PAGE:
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    hi darkroom317

    just after your film is fixed
    have you looked at your negatives ?
    are the spots / stains there, or is it after the film
    is washed ...

    maybe ...
    it isn't airbubbles when you process but
    water stains when you dry your film ...
    what kind of water are you using, are you a user
    of photoflo or a similar product ?
    some folks use distilled water for their final rinse before using
    photoflo, and from what i remember using too much photoflo
    can cause problems, it only takes a drop or 2 in the water ...
     
  20. Darkroom317

    Darkroom317 Member

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    I use regular water for wash and the photoflo. I do soak film in distilled water before photoflo with 35mm because I have had water spotting issues that for some reason don't occur with 120. The photoflo is mixed with distilled water in both cases. I don't know if the spots are there right after fixing. The issue is in the emulsion. These spots have a lower density that the surrounding area. Again this is only happening with Foma emulsions.
     
  21. Darkroom317

    Darkroom317 Member

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    So now the other question. Is there anything that can be done in printing that can fix some of the images that only have one or two spots?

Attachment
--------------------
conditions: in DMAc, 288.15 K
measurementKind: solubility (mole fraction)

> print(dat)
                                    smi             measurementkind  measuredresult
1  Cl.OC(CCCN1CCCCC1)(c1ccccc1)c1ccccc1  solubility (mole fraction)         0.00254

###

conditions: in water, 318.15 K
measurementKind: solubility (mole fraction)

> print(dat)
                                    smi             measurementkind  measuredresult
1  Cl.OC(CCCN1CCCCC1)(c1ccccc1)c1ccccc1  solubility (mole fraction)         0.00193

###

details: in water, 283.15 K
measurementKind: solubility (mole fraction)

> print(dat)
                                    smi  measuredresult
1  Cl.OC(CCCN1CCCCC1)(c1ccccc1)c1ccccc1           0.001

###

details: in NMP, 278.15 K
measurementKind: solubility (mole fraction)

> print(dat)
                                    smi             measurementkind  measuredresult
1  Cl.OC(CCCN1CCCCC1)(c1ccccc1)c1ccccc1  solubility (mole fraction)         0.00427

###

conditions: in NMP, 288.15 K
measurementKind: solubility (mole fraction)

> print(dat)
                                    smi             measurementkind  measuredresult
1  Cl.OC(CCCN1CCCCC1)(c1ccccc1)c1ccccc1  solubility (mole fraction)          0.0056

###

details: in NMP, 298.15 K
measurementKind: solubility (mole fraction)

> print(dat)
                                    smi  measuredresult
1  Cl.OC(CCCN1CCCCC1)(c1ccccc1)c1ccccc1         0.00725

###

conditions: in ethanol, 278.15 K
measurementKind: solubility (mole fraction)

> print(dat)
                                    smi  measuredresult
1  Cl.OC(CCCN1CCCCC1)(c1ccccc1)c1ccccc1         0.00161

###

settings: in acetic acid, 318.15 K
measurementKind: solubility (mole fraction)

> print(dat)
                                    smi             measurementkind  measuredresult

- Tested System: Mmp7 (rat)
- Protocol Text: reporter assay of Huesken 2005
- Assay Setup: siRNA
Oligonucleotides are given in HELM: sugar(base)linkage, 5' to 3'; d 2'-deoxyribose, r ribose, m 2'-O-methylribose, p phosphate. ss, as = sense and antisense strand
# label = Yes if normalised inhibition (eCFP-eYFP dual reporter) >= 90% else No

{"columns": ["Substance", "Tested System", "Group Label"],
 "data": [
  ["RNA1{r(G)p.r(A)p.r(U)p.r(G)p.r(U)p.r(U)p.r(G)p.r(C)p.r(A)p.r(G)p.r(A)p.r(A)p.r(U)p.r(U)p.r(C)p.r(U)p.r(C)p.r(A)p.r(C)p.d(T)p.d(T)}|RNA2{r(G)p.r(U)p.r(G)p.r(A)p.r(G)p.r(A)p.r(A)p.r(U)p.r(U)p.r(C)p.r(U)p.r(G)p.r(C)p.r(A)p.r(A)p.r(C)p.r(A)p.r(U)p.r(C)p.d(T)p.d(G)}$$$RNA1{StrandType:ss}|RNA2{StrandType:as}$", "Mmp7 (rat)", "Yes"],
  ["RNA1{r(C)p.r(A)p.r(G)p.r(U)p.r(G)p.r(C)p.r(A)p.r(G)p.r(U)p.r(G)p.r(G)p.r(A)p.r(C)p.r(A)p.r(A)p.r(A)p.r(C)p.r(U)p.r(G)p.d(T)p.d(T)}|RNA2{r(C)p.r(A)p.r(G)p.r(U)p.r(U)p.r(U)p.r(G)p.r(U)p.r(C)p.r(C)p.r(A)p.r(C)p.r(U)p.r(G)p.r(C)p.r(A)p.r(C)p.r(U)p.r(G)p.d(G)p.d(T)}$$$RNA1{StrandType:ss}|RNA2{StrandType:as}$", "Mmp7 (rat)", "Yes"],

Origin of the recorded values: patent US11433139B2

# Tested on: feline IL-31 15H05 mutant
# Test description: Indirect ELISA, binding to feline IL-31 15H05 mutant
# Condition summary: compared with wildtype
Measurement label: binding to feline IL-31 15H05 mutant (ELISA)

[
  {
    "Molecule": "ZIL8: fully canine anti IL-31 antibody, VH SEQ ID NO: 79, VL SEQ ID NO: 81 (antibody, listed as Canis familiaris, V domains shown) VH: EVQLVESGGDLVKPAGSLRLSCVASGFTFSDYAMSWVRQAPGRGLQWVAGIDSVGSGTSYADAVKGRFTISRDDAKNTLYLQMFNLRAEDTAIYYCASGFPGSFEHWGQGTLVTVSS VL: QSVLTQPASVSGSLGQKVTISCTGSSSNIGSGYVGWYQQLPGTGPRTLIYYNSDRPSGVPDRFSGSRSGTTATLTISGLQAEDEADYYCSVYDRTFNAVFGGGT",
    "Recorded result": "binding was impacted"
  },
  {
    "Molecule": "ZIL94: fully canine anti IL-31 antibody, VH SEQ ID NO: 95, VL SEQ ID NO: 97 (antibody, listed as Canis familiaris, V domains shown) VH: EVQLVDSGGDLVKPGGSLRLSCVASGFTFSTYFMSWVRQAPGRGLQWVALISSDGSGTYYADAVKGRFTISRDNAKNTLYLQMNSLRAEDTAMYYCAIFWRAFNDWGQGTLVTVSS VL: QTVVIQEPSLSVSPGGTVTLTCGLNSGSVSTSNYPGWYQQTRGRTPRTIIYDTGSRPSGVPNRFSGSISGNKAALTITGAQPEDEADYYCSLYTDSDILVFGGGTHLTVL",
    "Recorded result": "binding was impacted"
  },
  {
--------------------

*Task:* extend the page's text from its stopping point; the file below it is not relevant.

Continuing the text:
22. Bill Burk

    Bill Burk Subscriber

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    Anytime you have darker spots (like you have), it is practical to "spot" on the negative to make the area lighter on the print. Then on the print use spotting dye to camoflage the retouching better.

    But the big spots like you have may prove challenging. Especially if they are in the skies. If they are in bushes or some other area that is easy to camoflage, you have a fighting chance.
     
  23. Darkroom317

    Darkroom317 Member

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    Thanks I will look into that. It isn't like I have anything to lose. What would I use for spotting the negative.
     
  24. Bill Burk

    Bill Burk Subscriber

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    The classic tool is pencil. Also there are dyes - a famous one is New Coccine. Or opaque. You might try a red watercolor.

    Do the retouching on the base side so you can wipe it off if you make a mistake.